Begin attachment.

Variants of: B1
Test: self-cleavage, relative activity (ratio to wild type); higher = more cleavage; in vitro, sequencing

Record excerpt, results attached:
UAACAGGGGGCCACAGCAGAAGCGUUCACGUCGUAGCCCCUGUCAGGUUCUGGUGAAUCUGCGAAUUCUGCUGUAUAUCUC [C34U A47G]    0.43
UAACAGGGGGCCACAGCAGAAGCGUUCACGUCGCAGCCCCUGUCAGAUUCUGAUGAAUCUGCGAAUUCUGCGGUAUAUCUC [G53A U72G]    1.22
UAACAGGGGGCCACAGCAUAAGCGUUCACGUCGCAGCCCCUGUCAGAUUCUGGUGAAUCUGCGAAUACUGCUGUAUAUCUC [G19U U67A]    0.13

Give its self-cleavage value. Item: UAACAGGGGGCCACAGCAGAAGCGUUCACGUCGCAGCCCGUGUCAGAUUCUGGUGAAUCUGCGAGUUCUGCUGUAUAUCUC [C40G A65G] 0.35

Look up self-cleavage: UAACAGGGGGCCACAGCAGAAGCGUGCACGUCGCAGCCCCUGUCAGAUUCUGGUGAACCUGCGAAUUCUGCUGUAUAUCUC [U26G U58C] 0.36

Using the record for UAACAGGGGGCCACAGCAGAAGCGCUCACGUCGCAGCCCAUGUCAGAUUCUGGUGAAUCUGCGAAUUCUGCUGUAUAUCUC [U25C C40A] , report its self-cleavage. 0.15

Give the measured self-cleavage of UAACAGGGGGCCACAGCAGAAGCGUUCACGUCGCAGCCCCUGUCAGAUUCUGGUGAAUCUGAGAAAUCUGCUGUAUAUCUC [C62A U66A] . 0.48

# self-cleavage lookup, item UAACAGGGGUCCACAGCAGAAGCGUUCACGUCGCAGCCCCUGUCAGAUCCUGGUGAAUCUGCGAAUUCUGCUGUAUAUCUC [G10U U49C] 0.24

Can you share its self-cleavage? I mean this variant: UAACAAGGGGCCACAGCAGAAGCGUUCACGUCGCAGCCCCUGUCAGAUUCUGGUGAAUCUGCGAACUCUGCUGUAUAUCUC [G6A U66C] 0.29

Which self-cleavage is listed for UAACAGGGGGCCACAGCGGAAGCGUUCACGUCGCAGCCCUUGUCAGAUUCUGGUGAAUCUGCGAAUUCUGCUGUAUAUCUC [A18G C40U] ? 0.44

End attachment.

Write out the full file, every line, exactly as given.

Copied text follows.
Variants of: B1
Test: self-cleavage, relative activity (ratio to wild type); higher = more cleavage; in vitro, sequencing

Record excerpt, results attached:
UAACAGGGGGCCACAGCAGAAGCGUUCACGUCGUAGCCCCUGUCAGGUUCUGGUGAAUCUGCGAAUUCUGCUGUAUAUCUC [C34U A47G]    0.43
UAACAGGGGGCCACAGCAGAAGCGUUCACGUCGCAGCCCCUGUCAGAUUCUGAUGAAUCUGCGAAUUCUGCGGUAUAUCUC [G53A U72G]    1.22
UAACAGGGGGCCACAGCAUAAGCGUUCACGUCGCAGCCCCUGUCAGAUUCUGGUGAAUCUGCGAAUACUGCUGUAUAUCUC [G19U U67A]    0.13

Give its self-cleavage value. Item: UAACAGGGGGCCACAGCAGAAGCGUUCACGUCGCAGCCCGUGUCAGAUUCUGGUGAAUCUGCGAGUUCUGCUGUAUAUCUC [C40G A65G] 0.35

Look up self-cleavage: UAACAGGGGGCCACAGCAGAAGCGUGCACGUCGCAGCCCCUGUCAGAUUCUGGUGAACCUGCGAAUUCUGCUGUAUAUCUC [U26G U58C] 0.36

Using the record for UAACAGGGGGCCACAGCAGAAGCGCUCACGUCGCAGCCCAUGUCAGAUUCUGGUGAAUCUGCGAAUUCUGCUGUAUAUCUC [U25C C40A] , report its self-cleavage. 0.15

Give the measured self-cleavage of UAACAGGGGGCCACAGCAGAAGCGUUCACGUCGCAGCCCCUGUCAGAUUCUGGUGAAUCUGAGAAAUCUGCUGUAUAUCUC [C62A U66A] . 0.48

# self-cleavage lookup, item UAACAGGGGUCCACAGCAGAAGCGUUCACGUCGCAGCCCCUGUCAGAUCCUGGUGAAUCUGCGAAUUCUGCUGUAUAUCUC [G10U U49C] 0.24

Can you share its self-cleavage? I mean this variant: UAACAAGGGGCCACAGCAGAAGCGUUCACGUCGCAGCCCCUGUCAGAUUCUGGUGAAUCUGCGAACUCUGCUGUAUAUCUC [G6A U66C] 0.29

Which self-cleavage is listed for UAACAGGGGGCCACAGCGGAAGCGUUCACGUCGCAGCCCUUGUCAGAUUCUGGUGAAUCUGCGAAUUCUGCUGUAUAUCUC [A18G C40U] ? 0.44